The really interesting thing is that some of my strongest relationships and most trusted support networks have developed over the internet. In an attempt to find pen pals for my two oldest children I eventually found a wonderful family from southern Australia whom we interact with somewhat regularly. The friend who asked me to write this is from the U.K. I have even had the good fortune to interact with a homeschooling author who really inspires me. Although not in my immediate vicinity these are very important relationships to me. A network of support is important in any aspect of life especially when it comes to the education of ones children. I suppose the positive twist is that those relationships really expose the true value of homeschooling not only for the children but for the parent as well. Though barriers exist in my own community globally speaking I have been able to find individuals and families who are more interested in the pursuit of truth than social taboos. Further I realize those same minds must exist locally it is just a matter of locating them.

Now with that said I have always been comfortable with myself. I can spend large amounts of time reading and meditating simply put daydreaming. But it is always nice to know that if you need to interact with someone you can and that has been my biggest obstacle as a homeschooling dad.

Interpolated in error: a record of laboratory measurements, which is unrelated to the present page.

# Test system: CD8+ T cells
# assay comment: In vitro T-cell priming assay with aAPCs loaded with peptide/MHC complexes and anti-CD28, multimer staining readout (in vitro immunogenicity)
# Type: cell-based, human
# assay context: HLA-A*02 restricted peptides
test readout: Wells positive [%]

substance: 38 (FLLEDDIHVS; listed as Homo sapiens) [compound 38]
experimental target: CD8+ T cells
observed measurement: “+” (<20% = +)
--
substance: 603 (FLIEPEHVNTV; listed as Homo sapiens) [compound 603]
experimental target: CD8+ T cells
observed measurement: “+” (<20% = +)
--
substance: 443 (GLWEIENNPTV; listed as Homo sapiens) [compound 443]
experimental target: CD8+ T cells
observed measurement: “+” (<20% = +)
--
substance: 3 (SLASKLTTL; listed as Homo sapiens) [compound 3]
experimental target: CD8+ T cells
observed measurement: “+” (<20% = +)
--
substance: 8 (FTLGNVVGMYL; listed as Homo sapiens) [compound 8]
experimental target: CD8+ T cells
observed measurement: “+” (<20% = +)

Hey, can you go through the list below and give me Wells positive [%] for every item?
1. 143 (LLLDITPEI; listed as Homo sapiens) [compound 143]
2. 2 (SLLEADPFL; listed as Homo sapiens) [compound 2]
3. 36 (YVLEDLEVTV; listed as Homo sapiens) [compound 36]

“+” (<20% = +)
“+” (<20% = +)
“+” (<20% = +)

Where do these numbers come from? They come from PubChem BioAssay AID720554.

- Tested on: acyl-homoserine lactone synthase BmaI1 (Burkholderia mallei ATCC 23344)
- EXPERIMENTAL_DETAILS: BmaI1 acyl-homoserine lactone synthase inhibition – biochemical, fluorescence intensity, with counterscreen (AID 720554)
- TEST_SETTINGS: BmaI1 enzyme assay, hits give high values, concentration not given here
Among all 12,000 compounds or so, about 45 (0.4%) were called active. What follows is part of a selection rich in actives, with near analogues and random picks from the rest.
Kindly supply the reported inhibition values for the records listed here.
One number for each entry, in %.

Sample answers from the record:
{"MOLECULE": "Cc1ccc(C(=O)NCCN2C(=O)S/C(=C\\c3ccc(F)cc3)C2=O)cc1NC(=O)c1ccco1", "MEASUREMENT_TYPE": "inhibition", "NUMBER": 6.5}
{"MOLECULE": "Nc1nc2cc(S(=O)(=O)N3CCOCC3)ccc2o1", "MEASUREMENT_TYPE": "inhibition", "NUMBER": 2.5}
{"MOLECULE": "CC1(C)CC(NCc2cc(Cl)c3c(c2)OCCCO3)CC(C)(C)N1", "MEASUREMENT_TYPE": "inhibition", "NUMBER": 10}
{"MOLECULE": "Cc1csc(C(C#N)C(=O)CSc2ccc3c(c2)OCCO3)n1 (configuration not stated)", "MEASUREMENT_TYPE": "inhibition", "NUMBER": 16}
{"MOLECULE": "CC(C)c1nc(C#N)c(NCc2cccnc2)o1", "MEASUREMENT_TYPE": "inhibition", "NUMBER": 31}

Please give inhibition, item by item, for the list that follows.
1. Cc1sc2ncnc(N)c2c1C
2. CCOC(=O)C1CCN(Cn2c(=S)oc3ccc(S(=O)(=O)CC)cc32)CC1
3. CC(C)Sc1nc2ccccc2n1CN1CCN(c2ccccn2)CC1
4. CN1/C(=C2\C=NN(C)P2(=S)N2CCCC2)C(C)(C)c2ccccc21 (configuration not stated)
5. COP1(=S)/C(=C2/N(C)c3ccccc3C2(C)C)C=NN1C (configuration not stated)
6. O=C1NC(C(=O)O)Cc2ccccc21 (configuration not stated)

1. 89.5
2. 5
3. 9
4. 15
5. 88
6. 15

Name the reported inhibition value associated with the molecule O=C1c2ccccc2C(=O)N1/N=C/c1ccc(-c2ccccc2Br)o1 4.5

My life is far from gloomy though. It is too hectic and too entertaining to be anything but wonderful. Though I go weeks without a haircut or shave and I rarely know what day of the month it is I do have the amazing opportunity to watch my children grow on a daily basis. I am so blessed to see the spark behind their eyes as knowledge from the days lesson takes root. I imagine what it would be like to be an astronaut or a dinosaur with young minds. I wipe tears and put Band-Aids on cuts too small to see. I dig in muddy creek beds in search of crayfish and salamanders. I comb hair and put in crooked ponytails. I color with crayons and introduce Neil Young on vinyl to my kids. I have barrettes put in my beard while I work on social studies activities. Most importantly I listen when they ask the serious questions in life,